“There, my oceanic core calls out again,
the melange of Ganga-Yamuna
In my bloody ripples.
My ‘Vasudha’, the earth that they feast on,
Is the womb, the blood riot, the mantra of this life,
flowing, rippling, gorging.
Let them not taint the earth that they feast on.” (Vasudha: The Earth)
Some of her poems evoke a feeling or concept with alarming exactitude. What strikes me most in her poems, is the power surge in reshaping our thoughts.
“When my jittery breath smells
Of your cigarette, your faulty sperm,
Your pale living room walls?
Take me by the hand, for once,
Let us tiptoe across the dotted lines
Policed by human whims and ravaged dreams.” (A Slice of my Life)
The poet loves to address history and culture in poems that combine rich wording and skilful use of form. Lopa’s intense and incisive poems eventually evoke the power Goddess Durga and sound a blunt warning, grounded in a refusal to suffer violence or shame.
“Let me be the Goddess in shining armour,
Let me be the surreal creative feminine force,
Let me regain my ten mighty arms,
My fiery red clothes, my infinite power.” (The Supernova)
It’s true that the splendour of language is as much a matter of sound as of meaning. The solace Lopa offers in her ‘earthen songs’ is special, elevating and refreshing.
“All my plain, earthen songs
Crafted with the bits and pieces
Of today’s glittering pearls
Drifted by the wayward wind,
Peeling off, taking light.” (All My Plain, Earthen Songs)
In a world of male privilege, she is drawn to the idea, expressed in her poetry, that difficulty in women’s life is essential, that one should challenge and overcome it. The poet has settled down in US for long and Black life really matters to her as racial imprints make its mark in the mind of coloured people.
“When you turned from a doll to a girl,
When they will let you wax and wane
In the architecture of your flesh,
Being a dark girl, and a living human.” (The Dark Girl’s Song)
Turning over clear ideas through crusty, alluring images, Lopa’s poems typically unfold in long lines grouped into short stanzas. She tutors and queries; she laments and rhapsodises the memories reminiscing Jorasanko.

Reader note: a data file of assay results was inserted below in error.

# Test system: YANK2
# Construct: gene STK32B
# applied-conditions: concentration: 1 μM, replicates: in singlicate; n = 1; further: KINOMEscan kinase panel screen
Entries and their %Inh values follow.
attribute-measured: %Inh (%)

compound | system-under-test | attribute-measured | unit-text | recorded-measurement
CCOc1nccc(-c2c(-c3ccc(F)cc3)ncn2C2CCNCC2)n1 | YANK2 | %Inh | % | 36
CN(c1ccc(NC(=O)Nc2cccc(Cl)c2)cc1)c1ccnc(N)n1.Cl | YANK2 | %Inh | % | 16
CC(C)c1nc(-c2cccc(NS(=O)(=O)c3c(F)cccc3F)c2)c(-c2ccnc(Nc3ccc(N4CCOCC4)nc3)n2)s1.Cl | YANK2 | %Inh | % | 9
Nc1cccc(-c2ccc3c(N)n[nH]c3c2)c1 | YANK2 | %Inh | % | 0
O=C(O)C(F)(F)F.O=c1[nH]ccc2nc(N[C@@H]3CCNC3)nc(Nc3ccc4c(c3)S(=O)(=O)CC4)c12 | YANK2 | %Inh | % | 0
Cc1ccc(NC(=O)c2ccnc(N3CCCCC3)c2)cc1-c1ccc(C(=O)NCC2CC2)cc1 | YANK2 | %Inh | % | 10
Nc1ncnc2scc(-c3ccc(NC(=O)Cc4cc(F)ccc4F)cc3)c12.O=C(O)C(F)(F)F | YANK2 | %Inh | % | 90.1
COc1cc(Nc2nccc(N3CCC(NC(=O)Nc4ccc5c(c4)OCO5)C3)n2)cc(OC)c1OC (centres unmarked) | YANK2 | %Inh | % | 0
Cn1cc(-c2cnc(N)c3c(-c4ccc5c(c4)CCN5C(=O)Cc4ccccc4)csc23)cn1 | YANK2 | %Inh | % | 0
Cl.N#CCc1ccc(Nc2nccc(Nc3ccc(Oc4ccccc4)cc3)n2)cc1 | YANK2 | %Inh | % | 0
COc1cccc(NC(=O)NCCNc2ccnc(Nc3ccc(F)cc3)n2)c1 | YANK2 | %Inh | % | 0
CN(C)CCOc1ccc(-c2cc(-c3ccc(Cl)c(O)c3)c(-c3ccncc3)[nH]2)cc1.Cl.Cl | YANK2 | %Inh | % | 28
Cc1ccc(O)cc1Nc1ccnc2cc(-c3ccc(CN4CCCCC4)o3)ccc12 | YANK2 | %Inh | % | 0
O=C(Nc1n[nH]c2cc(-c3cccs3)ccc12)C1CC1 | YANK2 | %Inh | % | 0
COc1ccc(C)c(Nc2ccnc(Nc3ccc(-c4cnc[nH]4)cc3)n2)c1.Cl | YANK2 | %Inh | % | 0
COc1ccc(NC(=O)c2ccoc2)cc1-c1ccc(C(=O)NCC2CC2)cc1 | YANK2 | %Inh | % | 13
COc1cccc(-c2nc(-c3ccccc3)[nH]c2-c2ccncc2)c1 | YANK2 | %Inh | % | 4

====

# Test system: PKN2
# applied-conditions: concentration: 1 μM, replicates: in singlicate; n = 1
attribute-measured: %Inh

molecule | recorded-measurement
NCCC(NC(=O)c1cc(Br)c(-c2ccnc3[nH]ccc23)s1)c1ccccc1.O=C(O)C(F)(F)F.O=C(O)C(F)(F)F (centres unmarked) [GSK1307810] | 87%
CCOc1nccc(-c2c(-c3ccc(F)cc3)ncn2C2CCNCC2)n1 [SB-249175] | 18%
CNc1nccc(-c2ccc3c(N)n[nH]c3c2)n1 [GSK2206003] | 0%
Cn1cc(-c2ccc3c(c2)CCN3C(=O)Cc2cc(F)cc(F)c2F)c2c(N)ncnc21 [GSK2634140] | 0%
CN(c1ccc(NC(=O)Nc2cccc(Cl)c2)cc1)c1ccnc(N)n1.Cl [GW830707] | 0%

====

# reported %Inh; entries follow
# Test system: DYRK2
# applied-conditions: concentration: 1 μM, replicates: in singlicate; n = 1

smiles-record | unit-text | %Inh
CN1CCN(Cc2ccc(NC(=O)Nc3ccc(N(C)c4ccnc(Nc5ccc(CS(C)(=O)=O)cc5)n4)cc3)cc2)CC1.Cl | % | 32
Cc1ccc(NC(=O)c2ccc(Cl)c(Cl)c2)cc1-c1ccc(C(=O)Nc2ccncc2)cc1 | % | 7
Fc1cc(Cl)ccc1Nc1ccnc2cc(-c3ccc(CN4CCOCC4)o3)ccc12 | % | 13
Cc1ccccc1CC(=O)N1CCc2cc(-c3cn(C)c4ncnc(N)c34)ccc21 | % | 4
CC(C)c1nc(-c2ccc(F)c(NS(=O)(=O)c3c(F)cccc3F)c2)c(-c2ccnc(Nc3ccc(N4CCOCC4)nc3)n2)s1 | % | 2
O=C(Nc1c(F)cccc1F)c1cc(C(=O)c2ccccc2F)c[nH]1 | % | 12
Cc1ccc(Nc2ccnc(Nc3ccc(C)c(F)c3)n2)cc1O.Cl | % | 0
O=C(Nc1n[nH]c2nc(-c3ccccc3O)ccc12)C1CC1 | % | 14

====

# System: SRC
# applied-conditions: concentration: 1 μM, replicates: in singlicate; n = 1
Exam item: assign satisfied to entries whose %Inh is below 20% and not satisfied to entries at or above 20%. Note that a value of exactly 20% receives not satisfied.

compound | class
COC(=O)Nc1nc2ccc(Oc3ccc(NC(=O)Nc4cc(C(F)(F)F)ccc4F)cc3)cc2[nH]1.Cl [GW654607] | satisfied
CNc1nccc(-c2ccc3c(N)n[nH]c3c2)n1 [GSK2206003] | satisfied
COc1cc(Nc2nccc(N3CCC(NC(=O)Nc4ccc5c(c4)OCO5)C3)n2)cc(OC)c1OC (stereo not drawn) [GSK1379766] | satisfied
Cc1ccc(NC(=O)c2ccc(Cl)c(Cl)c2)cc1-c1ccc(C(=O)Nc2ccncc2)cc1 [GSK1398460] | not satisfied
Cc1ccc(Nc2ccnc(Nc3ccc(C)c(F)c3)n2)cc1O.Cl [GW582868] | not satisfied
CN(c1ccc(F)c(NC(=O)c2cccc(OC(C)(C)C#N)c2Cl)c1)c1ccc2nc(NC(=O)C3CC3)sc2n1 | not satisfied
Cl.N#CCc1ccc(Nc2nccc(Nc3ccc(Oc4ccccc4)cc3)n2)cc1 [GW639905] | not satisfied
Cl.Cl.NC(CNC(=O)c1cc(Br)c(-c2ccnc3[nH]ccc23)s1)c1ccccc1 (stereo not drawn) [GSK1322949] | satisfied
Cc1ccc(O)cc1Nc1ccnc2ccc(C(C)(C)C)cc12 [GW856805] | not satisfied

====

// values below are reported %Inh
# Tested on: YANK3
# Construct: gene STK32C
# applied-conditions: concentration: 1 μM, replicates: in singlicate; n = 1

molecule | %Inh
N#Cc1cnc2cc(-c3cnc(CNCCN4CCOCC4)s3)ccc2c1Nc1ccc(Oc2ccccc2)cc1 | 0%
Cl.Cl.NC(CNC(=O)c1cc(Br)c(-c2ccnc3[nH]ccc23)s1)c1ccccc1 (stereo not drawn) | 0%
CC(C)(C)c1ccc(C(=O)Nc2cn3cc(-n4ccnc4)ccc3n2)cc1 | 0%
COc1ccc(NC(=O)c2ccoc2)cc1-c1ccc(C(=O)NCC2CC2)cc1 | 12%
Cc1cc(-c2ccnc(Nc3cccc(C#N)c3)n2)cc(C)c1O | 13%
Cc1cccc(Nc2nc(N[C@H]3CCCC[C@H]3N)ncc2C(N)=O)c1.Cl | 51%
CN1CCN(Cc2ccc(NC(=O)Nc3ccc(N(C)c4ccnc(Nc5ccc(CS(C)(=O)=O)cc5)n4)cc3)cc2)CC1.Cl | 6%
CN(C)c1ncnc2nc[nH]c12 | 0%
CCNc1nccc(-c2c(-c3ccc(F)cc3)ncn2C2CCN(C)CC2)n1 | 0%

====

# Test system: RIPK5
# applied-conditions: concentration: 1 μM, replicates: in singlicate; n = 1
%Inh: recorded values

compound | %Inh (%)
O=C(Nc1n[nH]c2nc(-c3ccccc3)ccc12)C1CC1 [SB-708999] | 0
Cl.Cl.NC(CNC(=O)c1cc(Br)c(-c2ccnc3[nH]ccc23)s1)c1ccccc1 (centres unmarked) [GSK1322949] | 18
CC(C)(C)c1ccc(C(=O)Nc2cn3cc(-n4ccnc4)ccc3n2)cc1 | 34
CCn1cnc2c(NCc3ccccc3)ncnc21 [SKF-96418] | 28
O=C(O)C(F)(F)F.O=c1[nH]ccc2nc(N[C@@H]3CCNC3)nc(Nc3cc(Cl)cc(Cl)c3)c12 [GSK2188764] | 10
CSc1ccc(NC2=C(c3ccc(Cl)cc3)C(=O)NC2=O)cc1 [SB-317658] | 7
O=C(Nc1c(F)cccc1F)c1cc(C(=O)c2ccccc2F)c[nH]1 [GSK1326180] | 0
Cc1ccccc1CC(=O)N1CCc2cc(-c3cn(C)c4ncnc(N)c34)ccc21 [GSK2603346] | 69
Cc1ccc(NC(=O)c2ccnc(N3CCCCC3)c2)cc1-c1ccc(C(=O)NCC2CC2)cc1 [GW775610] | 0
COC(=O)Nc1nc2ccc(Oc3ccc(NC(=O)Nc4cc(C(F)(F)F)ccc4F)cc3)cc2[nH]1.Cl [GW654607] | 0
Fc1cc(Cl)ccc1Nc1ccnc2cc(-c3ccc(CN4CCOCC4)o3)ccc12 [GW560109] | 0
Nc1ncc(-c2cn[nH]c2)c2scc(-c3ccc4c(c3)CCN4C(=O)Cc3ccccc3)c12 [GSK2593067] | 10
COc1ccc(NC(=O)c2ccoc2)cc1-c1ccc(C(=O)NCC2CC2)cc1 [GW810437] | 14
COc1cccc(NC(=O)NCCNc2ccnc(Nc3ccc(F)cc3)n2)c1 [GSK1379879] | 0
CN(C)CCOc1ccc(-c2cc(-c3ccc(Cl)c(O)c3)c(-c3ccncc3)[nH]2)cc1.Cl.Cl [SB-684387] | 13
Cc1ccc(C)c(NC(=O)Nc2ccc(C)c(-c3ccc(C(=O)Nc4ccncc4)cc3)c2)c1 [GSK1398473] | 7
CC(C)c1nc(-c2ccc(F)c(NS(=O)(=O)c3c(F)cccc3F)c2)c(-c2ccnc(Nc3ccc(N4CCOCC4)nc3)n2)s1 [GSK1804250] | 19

“locked doors open wide, us prying
In the wet womb of Thakur Bari,
Seeking songs, prayers, cadence, the blue sighs of loss.” (Jorasanko)
Her poems often exhibit the brightness and bite of the life and unpeel the way life absorbs the impieties and challenges, compassions and rages.
This book is an authentic and convincing book of poems in its many nuanced portrayals and unflinching reflections on crucial issue that the book rarely glosses over.
Her more prosaic moments are evidence of her drive and resolve to use poetry as a uniquely transformative mode of thinking.
“All that matters right now, deep into her skin, her bones, her marrows, and her consciousness is the call of the breeze, the rocks and the water, her closest skin.
And the waters and the walking ghosts of the winds call
Glittering, gliding in parched lips, the chorus of early fall.” (Some meditative Prose by the Side of Table Rock Lake, Missouri)
Poetry grants us bounds and shades. Lopamudra Banerjee’s Woman And Her Muse provides the emotional balance in the daily chores and bares the darkness of life of the women behind the lightboard. It gives the book its immensity, its balminess. Sometimes it’s not enough to be at one place. Sometimes we need to be universally present with the lost. Her poems shimmer with luminous connection, landscape of longing and draw map of fury against the gender gap and inequalities.
The cover design is imaginative. And surely, it is the right kind of book to fill up your empty moments.
Gopal Lahiri is a Kolkata-based bilingual poet, critic, editor, writer and translator with 21 books published mostly (13) in English and a few (7) in Bengali, including four joint books. His poetry is also published across various anthologies as well as in eminent journals of India and abroad. He has been invited in various poetry festivals including World Congress of Poets recently held in India. He is published in 12 countries and his poems are translated in 10 languages. He is also an experienced book reviewer and is currently in the panel of reviewers of Indian Literature of Sahitya Akademi, (Print journal), Muse India, CLRI and Setu online journals. He also writes book review in the newspapers like The Statesman, Kolkata and The Millennium Post, Kolkata and The Elixir, USA and The Lake, UK online journals.